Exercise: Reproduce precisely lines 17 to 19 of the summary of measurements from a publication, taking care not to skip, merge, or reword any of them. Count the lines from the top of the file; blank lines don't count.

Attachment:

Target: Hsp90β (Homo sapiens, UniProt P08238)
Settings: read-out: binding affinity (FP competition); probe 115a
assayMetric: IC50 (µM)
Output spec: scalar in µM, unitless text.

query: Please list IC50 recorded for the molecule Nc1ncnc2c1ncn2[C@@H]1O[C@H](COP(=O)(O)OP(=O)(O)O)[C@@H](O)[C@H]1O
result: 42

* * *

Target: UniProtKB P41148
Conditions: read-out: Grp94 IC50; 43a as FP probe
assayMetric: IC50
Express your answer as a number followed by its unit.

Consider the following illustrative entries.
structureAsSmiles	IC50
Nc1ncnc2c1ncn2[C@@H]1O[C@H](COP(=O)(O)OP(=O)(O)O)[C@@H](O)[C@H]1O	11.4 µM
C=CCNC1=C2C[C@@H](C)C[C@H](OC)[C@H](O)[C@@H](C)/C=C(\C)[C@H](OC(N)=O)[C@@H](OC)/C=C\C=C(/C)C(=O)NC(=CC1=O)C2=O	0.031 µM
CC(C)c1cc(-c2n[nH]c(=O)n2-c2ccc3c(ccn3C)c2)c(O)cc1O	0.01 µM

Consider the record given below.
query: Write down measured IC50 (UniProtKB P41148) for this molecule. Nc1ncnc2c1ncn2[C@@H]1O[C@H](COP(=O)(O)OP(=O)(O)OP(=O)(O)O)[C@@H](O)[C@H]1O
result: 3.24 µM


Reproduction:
Consider the record given below.
query: Write down measured IC50 (UniProtKB P41148) for this molecule. Nc1ncnc2c1ncn2[C@@H]1O[C@H](COP(=O)(O)OP(=O)(O)OP(=O)(O)O)[C@@H](O)[C@H]1O
result: 3.24 µM